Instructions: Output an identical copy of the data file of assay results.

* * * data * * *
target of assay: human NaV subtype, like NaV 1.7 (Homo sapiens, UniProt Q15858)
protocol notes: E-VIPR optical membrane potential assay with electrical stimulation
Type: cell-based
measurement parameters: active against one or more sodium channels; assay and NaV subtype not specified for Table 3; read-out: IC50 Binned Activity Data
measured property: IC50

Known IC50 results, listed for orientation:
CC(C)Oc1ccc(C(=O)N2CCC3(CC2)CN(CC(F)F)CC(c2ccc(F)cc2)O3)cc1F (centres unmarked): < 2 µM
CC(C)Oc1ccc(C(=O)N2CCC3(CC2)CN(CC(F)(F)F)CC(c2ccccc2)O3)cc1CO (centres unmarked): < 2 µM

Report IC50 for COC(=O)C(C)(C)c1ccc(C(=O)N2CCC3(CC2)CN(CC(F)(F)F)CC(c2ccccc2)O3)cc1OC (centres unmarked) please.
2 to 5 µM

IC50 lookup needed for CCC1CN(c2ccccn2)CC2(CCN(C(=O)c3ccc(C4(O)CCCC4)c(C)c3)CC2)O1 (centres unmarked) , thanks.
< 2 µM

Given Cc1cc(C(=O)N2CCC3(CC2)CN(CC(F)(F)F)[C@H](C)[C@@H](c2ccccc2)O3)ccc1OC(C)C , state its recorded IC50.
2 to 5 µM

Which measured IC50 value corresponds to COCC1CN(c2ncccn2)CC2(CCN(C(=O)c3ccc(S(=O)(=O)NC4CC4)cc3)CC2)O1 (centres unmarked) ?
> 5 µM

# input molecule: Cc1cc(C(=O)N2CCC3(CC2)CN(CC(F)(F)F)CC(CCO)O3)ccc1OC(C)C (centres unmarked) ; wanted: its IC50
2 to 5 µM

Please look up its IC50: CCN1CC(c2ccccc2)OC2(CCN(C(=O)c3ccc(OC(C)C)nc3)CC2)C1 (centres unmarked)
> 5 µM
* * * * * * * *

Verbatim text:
target of assay: human NaV subtype, like NaV 1.7 (Homo sapiens, UniProt Q15858)
protocol notes: E-VIPR optical membrane potential assay with electrical stimulation
Type: cell-based
measurement parameters: active against one or more sodium channels; assay and NaV subtype not specified for Table 3; read-out: IC50 Binned Activity Data
measured property: IC50

Known IC50 results, listed for orientation:
CC(C)Oc1ccc(C(=O)N2CCC3(CC2)CN(CC(F)F)CC(c2ccc(F)cc2)O3)cc1F (centres unmarked): < 2 µM
CC(C)Oc1ccc(C(=O)N2CCC3(CC2)CN(CC(F)(F)F)CC(c2ccccc2)O3)cc1CO (centres unmarked): < 2 µM

Report IC50 for COC(=O)C(C)(C)c1ccc(C(=O)N2CCC3(CC2)CN(CC(F)(F)F)CC(c2ccccc2)O3)cc1OC (centres unmarked) please.
2 to 5 µM

IC50 lookup needed for CCC1CN(c2ccccn2)CC2(CCN(C(=O)c3ccc(C4(O)CCCC4)c(C)c3)CC2)O1 (centres unmarked) , thanks.
< 2 µM

Given Cc1cc(C(=O)N2CCC3(CC2)CN(CC(F)(F)F)[C@H](C)[C@@H](c2ccccc2)O3)ccc1OC(C)C , state its recorded IC50.
2 to 5 µM

Which measured IC50 value corresponds to COCC1CN(c2ncccn2)CC2(CCN(C(=O)c3ccc(S(=O)(=O)NC4CC4)cc3)CC2)O1 (centres unmarked) ?
> 5 µM

# input molecule: Cc1cc(C(=O)N2CCC3(CC2)CN(CC(F)(F)F)CC(CCO)O3)ccc1OC(C)C (centres unmarked) ; wanted: its IC50
2 to 5 µM

Please look up its IC50: CCN1CC(c2ccccc2)OC2(CCN(C(=O)c3ccc(OC(C)C)nc3)CC2)C1 (centres unmarked)
> 5 µM